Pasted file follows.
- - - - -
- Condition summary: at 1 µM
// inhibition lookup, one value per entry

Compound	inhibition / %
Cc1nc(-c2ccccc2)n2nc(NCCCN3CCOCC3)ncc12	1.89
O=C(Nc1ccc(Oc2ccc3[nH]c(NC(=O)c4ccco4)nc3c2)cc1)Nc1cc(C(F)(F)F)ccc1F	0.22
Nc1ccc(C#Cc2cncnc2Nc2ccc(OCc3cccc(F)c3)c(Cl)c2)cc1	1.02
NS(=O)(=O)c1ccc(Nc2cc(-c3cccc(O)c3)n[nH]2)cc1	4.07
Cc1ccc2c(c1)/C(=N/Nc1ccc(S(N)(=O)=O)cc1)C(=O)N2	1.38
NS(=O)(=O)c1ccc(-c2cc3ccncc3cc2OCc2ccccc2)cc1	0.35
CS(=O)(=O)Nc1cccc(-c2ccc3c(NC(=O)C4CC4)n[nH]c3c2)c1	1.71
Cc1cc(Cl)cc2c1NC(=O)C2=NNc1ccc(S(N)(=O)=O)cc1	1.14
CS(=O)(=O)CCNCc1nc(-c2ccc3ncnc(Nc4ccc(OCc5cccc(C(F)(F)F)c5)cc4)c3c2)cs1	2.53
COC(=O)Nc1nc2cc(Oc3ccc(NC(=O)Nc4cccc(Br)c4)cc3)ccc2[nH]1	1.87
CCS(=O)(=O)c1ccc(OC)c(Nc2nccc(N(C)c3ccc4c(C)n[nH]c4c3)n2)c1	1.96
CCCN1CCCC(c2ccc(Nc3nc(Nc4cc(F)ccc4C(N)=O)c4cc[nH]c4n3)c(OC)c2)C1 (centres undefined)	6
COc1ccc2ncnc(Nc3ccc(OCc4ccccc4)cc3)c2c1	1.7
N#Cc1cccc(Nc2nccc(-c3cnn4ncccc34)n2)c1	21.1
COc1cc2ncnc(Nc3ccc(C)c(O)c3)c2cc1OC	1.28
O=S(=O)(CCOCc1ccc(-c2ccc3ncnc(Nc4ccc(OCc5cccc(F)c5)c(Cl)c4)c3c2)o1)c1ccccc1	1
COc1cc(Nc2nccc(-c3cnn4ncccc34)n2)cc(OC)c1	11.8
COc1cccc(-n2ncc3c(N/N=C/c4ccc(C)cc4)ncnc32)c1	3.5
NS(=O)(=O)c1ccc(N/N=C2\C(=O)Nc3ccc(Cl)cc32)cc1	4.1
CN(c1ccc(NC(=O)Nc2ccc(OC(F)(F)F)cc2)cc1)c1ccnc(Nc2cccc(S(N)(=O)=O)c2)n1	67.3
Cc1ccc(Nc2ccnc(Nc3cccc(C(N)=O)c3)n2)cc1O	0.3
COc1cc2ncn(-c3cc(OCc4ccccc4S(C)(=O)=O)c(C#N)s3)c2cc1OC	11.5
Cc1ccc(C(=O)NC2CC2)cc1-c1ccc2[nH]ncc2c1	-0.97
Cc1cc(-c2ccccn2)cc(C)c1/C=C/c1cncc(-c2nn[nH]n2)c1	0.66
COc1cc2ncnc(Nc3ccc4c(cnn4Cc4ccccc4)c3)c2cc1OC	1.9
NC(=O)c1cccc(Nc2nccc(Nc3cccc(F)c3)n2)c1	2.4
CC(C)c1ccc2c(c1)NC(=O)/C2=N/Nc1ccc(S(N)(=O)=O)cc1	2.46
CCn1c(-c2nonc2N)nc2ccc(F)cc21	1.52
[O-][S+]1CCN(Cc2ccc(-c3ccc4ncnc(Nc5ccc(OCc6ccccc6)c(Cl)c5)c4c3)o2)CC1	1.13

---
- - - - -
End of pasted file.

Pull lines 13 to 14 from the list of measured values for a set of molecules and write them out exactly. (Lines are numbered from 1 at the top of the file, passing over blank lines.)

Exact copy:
COC(=O)Nc1nc2cc(Oc3ccc(NC(=O)Nc4cccc(Br)c4)cc3)ccc2[nH]1	1.87
CCS(=O)(=O)c1ccc(OC)c(Nc2nccc(N(C)c3ccc4c(C)n[nH]c4c3)n2)c1	1.96